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[thawr-aks, thohr-] /ˈθɔr æks, ˈθoʊr-/
noun, plural thoraxes, thoraces
[thawr-uh-seez, thohr-] /ˈθɔr əˌsiz, ˈθoʊr-/ (Show IPA)
Anatomy. the part of the trunk in humans and higher vertebrates between the neck and the abdomen, containing the cavity, enclosed by the ribs, sternum, and certain vertebrae, in which the heart, lungs, etc., are situated; chest.
Zoology. a corresponding part in other animals.
(in insects) the portion of the body between the head and the abdomen.
1350-1400; Middle English < Latin thōrāx < Greek thṓrāx breastplate, part of body which this covers Unabridged
Based on the Random House Dictionary, © Random House, Inc. 2015.
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Examples from the web for thorax
  • The development of various parts of an insect, such as the thorax or abdomen, is controlled by specific genes.
  • They have a carapace that covers an unsegmented thorax and abdomen.
  • With a pair of fine-tipped forceps, he grabbed one of the insects at the base of its thorax and lifted it off the block.
  • The actuators power the thorax at mechanical resonance.
  • The finished piece resembles an ocean-dwelling crustacean with a human torso emerging from its thorax.
  • Depending on the species, they are on the insects' abdomen or thorax.
  • Watching its wings unfurl and thorax start to glaze emerald green is fascinating.
  • All around him are dead moths, wings folded softly on thorax.
  • The thorax of the fly is built of steel with little flexure joints made out of polyester.
  • Aft, in the thorax of the crustacean, is a small oval accommodating two observers.
British Dictionary definitions for thorax


noun (pl) thoraxes, thoraces (ˈθɔːrəˌsiːz; θɔːˈreɪsiːz)
the part of the human body enclosed by the ribs
the corresponding part in other vertebrates
the part of an insect's body between the head and abdomen, which bears the wings and legs
Word Origin
C16: via Latin from Greek thōrax breastplate, chest
Collins English Dictionary - Complete & Unabridged 2012 Digital Edition
© William Collins Sons & Co. Ltd. 1979, 1986 © HarperCollins
Publishers 1998, 2000, 2003, 2005, 2006, 2007, 2009, 2012
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Word Origin and History for thorax

"chest," c.1400, from Latin thorax, from Greek thorax (genitive thorakos) "breastplate, chest," of unknown origin.

Online Etymology Dictionary, © 2010 Douglas Harper
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thorax in Medicine

thorax tho·rax (thôr'āks')
n. pl. tho·rax·es or tho·ra·ces (thôr'ə-sēz')

  1. The part of the human body between the neck and the diaphragm, partially encased by the ribs and containing the heart and lungs; the chest.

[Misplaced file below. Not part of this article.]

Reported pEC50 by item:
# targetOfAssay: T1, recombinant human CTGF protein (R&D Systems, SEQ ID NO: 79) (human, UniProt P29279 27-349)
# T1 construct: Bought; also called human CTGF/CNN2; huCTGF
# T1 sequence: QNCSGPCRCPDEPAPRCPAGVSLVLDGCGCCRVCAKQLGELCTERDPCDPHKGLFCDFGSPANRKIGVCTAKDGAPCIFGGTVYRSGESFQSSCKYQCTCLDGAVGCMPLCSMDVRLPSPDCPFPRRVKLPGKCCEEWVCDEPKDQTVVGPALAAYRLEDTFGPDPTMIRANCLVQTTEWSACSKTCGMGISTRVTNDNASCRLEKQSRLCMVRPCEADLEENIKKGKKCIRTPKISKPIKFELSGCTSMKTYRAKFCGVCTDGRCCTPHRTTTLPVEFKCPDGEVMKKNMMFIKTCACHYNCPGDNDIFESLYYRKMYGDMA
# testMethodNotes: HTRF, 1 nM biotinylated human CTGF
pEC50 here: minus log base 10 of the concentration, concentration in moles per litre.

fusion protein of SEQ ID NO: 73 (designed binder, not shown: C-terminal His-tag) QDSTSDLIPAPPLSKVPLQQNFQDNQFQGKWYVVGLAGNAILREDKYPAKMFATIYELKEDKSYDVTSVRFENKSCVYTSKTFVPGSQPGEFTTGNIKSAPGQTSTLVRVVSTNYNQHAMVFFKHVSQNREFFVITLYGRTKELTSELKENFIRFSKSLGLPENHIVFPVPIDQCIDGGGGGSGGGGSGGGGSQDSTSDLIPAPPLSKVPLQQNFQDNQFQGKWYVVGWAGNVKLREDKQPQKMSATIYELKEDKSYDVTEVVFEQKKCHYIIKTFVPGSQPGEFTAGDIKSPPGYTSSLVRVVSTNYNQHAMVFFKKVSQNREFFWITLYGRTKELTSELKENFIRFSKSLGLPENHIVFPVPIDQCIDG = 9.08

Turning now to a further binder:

2. A part in other vertebrates that corresponds to the human thorax.

  3. The second or middle region of the body of an arthropod, between the head and the abdomen, in insects bearing the legs and wings.

The American Heritage® Stedman's Medical Dictionary
Copyright © 2002, 2001, 1995 by Houghton Mifflin Company. Published by Houghton Mifflin Company.
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thorax in Science
Plural thoraxes or thoraces (thôr'ə-sēz')
  1. The upper part of the trunk in vertebrate animals. The thorax includes the rib cage, which encloses the heart and lungs. In mammals, the thorax lies above the abdomen and below the neck.

  2. The middle division of the body of an insect, to which the wings and legs are attached. The thorax lies between the head and the abdomen.

The American Heritage® Science Dictionary
Copyright © 2002. Published by Houghton Mifflin. All rights reserved.
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thorax in Culture
thorax [(thawr-aks)]

The part of the body between the neck and diaphragm; the chest.

The American Heritage® New Dictionary of Cultural Literacy, Third Edition
Copyright © 2005 by Houghton Mifflin Company.
Published by Houghton Mifflin Company. All rights reserved.
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Encyclopedia Article for thorax

in amphibians, reptiles, birds, and mammals, the chest. In humans and other mammals the chest is that part of the body between the neck and abdomen. In humans the bony framework of the thorax consists of the 12 thoracic vertebrae, 12 pairs of ribs, and the sternum (breastbone). The mammalian thorax contains the chief organs of respiration and circulation, namely, the lungs, some air passages, the heart, and the great vessels (see thoracic cavity). Below, it is bounded by the diaphragm. The bony framework is encased with muscles, fat, and cutaneous tissues.

Learn more about thorax with a free trial on
Encyclopedia Britannica, 2008. Encyclopedia Britannica Online.
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